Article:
Leopards: Nature in Focus
Today, I’m telling you about the smallest of the big cats: leopards. Big cats have always captured the popular imagination: Simba and Nala, Shere Khan, Bagheera… We’ve all grown up with the adventures of charismatic big cats from our childhood’s favourite books and movies.
Powerful, agile and sleek, leopards are skilled hunters. Relying on stealth and camouflage, they will slowly creep up on their preys before pouncing at lightning speed. The unlucky preys won’t even know what hit them.
Nocturnal, leopards hunt at night and rest in trees during the day. Their spotty fur gives them the perfect camouflage amongst the leaves. Famously good climbers, leopards haul their kills up a tree to keep them safe from scavengers. A male leopard can drag a kill three times its own weight, including small giraffes.
They are solitary and highly adaptable creatures. They can live in a wide range of habitats including deserts, savannahs, rainforests and mountains, and are found across Africa and Asia. They have evolved to have darker or paler markings on their coat to blend in in different habitats around the world. Black leopards – also known as panthers – have dark coats better suited to forest and mountain habitats.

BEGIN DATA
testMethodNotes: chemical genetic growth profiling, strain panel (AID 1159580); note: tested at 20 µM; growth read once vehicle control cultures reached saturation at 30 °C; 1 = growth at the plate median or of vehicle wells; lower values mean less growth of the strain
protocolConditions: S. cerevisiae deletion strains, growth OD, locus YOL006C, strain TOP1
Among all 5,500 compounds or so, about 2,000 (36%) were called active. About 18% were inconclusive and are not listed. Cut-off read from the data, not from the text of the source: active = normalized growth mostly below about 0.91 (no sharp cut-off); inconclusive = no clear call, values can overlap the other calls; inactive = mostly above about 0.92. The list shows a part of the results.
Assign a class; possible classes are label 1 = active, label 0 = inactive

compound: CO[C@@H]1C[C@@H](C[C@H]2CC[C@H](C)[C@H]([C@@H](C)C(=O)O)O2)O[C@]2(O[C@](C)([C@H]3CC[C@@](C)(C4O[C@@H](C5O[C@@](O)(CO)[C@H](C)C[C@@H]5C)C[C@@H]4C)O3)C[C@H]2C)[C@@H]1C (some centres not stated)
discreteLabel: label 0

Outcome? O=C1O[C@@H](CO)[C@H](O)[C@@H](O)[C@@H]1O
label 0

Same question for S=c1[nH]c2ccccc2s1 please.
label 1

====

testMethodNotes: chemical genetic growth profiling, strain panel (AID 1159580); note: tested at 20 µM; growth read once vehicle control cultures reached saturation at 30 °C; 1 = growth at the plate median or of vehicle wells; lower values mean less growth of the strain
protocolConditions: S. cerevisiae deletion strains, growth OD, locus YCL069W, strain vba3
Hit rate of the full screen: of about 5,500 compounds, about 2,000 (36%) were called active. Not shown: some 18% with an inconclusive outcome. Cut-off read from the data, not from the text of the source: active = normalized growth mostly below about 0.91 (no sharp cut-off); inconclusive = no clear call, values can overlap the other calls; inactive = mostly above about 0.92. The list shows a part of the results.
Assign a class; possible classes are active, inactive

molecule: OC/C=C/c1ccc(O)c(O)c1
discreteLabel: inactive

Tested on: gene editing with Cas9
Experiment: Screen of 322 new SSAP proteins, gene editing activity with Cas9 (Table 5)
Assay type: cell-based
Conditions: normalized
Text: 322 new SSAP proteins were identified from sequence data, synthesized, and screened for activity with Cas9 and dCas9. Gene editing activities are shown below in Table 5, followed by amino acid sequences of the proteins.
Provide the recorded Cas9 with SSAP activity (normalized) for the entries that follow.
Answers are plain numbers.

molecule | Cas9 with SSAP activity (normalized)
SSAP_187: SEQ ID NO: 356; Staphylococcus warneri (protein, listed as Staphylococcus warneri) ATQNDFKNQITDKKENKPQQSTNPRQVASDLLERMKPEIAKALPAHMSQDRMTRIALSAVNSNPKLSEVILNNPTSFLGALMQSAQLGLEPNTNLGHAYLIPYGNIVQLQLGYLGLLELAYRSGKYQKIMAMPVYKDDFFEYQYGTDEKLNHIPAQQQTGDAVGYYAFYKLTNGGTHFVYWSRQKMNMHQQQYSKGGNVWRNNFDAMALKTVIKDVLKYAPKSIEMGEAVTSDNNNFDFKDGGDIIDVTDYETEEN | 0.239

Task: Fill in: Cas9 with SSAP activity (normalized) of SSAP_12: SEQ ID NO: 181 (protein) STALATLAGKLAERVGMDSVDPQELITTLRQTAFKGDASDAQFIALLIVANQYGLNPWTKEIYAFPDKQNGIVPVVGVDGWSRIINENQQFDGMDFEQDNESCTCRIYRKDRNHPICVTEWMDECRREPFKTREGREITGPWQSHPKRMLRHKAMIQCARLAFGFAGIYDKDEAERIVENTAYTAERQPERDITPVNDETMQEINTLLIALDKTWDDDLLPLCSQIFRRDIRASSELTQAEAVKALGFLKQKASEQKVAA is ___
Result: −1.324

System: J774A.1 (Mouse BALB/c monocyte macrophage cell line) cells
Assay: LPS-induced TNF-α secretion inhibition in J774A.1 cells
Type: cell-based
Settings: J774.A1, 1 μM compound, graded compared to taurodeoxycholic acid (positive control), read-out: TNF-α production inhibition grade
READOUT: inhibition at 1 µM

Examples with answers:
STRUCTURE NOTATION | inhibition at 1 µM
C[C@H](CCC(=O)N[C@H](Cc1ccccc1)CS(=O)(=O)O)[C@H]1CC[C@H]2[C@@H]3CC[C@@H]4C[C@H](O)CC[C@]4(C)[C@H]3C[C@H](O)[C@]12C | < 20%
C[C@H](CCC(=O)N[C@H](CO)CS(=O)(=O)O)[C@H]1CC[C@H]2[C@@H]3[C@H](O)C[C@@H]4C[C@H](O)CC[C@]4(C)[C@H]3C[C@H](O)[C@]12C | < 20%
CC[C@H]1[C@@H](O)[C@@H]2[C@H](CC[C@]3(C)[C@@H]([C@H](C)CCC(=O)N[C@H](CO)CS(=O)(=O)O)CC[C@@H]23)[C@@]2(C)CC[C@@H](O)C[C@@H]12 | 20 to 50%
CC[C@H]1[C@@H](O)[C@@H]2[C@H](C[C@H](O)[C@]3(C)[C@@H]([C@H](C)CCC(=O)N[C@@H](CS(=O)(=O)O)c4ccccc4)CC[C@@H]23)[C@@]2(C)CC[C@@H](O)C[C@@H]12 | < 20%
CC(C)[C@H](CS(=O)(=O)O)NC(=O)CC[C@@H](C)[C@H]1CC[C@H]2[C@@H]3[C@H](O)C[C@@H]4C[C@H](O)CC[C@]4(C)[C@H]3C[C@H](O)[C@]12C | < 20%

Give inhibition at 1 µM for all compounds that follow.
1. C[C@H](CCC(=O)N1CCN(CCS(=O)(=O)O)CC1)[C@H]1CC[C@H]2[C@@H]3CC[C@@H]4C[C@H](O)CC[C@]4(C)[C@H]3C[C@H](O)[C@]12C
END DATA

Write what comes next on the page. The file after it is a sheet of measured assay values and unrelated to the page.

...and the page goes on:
One last fun fact about leopards: whilst belonging to the Big Cats club, their roar is actually more like a bark!
Unfortunately, leopards are increasingly coming into contact with human settlements that are encroaching on their habitats. A menace to humans and their livestock, they are being killed in retaliation or to prevent further attacks. Leopard numbers have therefore been declining rapidly.
For a chance to encounter the most secretive of the big cats and help protect the future of the species, check out the Carnivore Conservation and Research project!
Project: Carnivore Conservation and Research
You will be based in the heart of Namibia, working towards protecting leopards by using modern conservation practices. As a volunteer, your time will be divided between two main activities: firstly, assisting the conservation team with tracking and monitoring the local leopards and cheetahs – you’ll be off on an African adventure! Secondly, you will spend time at the Namibia Wildlife Sanctuary looking after its residents, varying from baboons to lions.